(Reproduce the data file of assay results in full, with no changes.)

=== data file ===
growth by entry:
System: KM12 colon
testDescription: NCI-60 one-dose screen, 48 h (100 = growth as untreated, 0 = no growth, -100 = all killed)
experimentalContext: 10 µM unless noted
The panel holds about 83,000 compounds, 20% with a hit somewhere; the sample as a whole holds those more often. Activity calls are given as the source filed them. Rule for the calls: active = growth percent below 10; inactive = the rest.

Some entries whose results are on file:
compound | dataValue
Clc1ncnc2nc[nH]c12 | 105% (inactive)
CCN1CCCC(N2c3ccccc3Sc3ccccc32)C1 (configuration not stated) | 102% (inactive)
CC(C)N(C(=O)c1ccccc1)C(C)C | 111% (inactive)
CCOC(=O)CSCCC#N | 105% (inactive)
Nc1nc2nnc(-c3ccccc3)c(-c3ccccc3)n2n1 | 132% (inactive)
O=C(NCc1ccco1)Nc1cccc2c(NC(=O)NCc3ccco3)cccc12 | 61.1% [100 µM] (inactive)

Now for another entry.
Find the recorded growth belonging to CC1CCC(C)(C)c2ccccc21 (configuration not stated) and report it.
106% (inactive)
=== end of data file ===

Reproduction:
growth by entry:
System: KM12 colon
testDescription: NCI-60 one-dose screen, 48 h (100 = growth as untreated, 0 = no growth, -100 = all killed)
experimentalContext: 10 µM unless noted
The panel holds about 83,000 compounds, 20% with a hit somewhere; the sample as a whole holds those more often. Activity calls are given as the source filed them. Rule for the calls: active = growth percent below 10; inactive = the rest.

Some entries whose results are on file:
compound | dataValue
Clc1ncnc2nc[nH]c12 | 105% (inactive)
CCN1CCCC(N2c3ccccc3Sc3ccccc32)C1 (configuration not stated) | 102% (inactive)
CC(C)N(C(=O)c1ccccc1)C(C)C | 111% (inactive)
CCOC(=O)CSCCC#N | 105% (inactive)
Nc1nc2nnc(-c3ccccc3)c(-c3ccccc3)n2n1 | 132% (inactive)
O=C(NCc1ccco1)Nc1cccc2c(NC(=O)NCc3ccco3)cccc12 | 61.1% [100 µM] (inactive)

Now for another entry.
Find the recorded growth belonging to CC1CCC(C)(C)c2ccccc21 (configuration not stated) and report it.
106% (inactive)